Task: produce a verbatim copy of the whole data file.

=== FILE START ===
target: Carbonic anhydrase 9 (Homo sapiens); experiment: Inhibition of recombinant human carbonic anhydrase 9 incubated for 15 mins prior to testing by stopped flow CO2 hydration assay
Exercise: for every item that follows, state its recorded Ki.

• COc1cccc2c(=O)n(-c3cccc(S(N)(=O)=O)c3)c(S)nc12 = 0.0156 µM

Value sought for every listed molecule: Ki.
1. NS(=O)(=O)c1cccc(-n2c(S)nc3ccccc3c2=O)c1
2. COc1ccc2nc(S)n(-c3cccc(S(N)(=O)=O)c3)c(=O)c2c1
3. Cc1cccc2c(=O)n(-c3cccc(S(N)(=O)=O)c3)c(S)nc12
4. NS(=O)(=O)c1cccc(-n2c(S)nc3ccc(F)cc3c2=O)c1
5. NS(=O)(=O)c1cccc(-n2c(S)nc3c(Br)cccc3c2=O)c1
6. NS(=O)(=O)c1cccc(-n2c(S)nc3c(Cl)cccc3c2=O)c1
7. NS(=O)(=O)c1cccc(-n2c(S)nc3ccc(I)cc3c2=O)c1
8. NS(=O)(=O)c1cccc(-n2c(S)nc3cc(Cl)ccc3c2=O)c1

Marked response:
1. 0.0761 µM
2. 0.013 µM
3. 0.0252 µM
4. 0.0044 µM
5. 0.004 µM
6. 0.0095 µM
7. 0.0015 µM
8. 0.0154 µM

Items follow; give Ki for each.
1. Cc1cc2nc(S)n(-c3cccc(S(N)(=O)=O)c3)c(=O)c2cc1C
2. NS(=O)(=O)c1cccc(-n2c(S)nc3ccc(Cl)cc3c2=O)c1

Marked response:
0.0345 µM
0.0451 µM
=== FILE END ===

target: Carbonic anhydrase 9 (Homo sapiens); experiment: Inhibition of recombinant human carbonic anhydrase 9 incubated for 15 mins prior to testing by stopped flow CO2 hydration assay
Exercise: for every item that follows, state its recorded Ki.

• COc1cccc2c(=O)n(-c3cccc(S(N)(=O)=O)c3)c(S)nc12 = 0.0156 µM

Value sought for every listed molecule: Ki.
1. NS(=O)(=O)c1cccc(-n2c(S)nc3ccccc3c2=O)c1
2. COc1ccc2nc(S)n(-c3cccc(S(N)(=O)=O)c3)c(=O)c2c1
3. Cc1cccc2c(=O)n(-c3cccc(S(N)(=O)=O)c3)c(S)nc12
4. NS(=O)(=O)c1cccc(-n2c(S)nc3ccc(F)cc3c2=O)c1
5. NS(=O)(=O)c1cccc(-n2c(S)nc3c(Br)cccc3c2=O)c1
6. NS(=O)(=O)c1cccc(-n2c(S)nc3c(Cl)cccc3c2=O)c1
7. NS(=O)(=O)c1cccc(-n2c(S)nc3ccc(I)cc3c2=O)c1
8. NS(=O)(=O)c1cccc(-n2c(S)nc3cc(Cl)ccc3c2=O)c1

Marked response:
1. 0.0761 µM
2. 0.013 µM
3. 0.0252 µM
4. 0.0044 µM
5. 0.004 µM
6. 0.0095 µM
7. 0.0015 µM
8. 0.0154 µM

Items follow; give Ki for each.
1. Cc1cc2nc(S)n(-c3cccc(S(N)(=O)=O)c3)c(=O)c2cc1C
2. NS(=O)(=O)c1cccc(-n2c(S)nc3ccc(Cl)cc3c2=O)c1

Marked response:
0.0345 µM
0.0451 µM